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Hardware Can Be Open, Too - page 4

Open Ideas to Open Source: Hacking Hardware

  • September 20, 2007
  • By Matt Hartley

Successful open source projects in all their forms must provide an ecosystem that is not only true to the original vision of the project, but also can provide a venue to keep the developers with the ideas working to create the next great concept. This means a sustainable business model. And when considering the long tail nature of many open source concepts, it only makes sense to ensure that you are working to create an open source project that empowers the success of its creation through the long term value of a long tail marketplace.

What if Bug Labs has nailed it? What if they grow to such an extent that money is no object, and the needed technology was readily available in the near future? That is, what if we see the birth of an open source hardware 'ecosystem'? Consider this possible scenario:

  • New user logs into the hardware ecosystem prototype building website.
  • They upload schematics using their own template so that their computers can relay the needed data off to the robotic factory for assembly.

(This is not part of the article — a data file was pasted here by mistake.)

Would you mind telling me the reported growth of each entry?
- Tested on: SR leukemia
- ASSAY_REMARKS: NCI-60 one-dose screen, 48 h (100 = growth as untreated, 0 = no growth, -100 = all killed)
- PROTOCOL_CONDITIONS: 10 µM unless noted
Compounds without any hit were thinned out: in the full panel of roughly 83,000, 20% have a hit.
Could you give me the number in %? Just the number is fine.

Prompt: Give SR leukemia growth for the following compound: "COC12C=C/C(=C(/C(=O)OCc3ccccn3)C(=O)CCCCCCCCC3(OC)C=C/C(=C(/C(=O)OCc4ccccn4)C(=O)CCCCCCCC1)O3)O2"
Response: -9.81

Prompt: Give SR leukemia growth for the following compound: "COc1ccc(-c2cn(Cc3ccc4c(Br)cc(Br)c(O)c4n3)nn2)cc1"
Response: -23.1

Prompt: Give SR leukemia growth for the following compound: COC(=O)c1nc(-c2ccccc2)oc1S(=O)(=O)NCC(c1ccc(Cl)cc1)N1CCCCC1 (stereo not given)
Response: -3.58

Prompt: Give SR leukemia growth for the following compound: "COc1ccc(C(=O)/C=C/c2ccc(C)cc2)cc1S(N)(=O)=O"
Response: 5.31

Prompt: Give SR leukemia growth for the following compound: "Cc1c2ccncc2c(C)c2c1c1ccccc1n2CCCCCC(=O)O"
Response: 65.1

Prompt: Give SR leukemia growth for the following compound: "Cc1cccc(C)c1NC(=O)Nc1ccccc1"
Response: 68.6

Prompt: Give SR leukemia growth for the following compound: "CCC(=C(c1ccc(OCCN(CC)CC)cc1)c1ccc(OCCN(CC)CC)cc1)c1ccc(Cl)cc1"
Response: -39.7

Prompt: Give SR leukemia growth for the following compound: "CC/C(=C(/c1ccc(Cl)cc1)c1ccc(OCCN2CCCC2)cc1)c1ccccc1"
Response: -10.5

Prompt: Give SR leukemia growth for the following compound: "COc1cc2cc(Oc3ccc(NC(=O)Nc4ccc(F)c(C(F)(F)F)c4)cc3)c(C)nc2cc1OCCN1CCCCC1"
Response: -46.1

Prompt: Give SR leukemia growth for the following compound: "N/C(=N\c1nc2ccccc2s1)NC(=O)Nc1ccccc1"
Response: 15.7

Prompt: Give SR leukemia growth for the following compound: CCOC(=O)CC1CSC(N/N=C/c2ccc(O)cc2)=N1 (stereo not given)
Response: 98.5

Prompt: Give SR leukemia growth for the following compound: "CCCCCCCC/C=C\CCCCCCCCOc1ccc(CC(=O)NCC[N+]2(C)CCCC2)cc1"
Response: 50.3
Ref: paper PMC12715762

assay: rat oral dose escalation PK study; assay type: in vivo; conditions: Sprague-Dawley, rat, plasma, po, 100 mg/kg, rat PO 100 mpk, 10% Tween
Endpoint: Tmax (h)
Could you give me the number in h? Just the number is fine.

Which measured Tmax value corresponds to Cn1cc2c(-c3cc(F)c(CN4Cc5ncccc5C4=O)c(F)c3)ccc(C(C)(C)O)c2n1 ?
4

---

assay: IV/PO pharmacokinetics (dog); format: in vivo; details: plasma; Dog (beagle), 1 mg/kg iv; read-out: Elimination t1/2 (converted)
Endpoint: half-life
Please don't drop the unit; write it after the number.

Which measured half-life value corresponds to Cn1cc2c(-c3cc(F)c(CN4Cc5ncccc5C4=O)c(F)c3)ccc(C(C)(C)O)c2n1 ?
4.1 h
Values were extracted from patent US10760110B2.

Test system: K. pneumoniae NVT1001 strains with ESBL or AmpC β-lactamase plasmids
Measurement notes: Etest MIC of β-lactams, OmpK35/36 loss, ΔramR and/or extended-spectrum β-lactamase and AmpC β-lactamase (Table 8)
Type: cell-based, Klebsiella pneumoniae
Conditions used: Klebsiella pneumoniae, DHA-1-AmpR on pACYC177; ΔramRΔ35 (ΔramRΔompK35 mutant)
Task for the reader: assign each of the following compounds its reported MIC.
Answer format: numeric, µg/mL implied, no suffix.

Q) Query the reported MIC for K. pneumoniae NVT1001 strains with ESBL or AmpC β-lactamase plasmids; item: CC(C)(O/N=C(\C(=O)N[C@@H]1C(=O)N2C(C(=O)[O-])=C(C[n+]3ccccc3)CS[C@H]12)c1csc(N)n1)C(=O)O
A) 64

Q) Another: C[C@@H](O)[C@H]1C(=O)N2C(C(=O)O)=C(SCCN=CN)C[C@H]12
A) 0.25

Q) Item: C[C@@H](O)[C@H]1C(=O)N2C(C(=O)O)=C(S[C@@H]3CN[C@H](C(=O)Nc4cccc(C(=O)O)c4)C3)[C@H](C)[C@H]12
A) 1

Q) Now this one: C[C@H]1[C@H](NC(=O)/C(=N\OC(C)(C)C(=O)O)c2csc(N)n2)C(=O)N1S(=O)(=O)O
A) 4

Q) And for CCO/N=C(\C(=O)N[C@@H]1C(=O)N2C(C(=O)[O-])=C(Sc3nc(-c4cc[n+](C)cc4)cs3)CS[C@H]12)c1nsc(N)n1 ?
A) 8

• During the upload process, needed materials for a given prototype have been charged to the user's credit card or account, expediting the building process.
  • Once the on-demand prototype creation is complete, it would be up to the end user to beta test the product as the on-demand factory is not setup for such assistance.
  • Via RSS newsfeed, the uploaded schematics are published for all to view and comment on.

Obviously, the entire thing sounds far fetched and the logistical challenge(s) presented are enormous. But think about this: the same thing could be said about the ecosystem I like to call the World Wide Web.

How could something designed for communication provide the stomping grounds for electronic commerce, virtual software applications and of course, a sounding board for new ideas yet to be discovered? Yes, the Web provides users with a means of collaboration. And when there is unrestricted collaboration, nearly anything is possible. Bug Labs, the open source hardware movement and other yet-to-be discovered frontiers have the same opportunity here.

This article originally appeared on Datamation, a Jupiter Online Media site.

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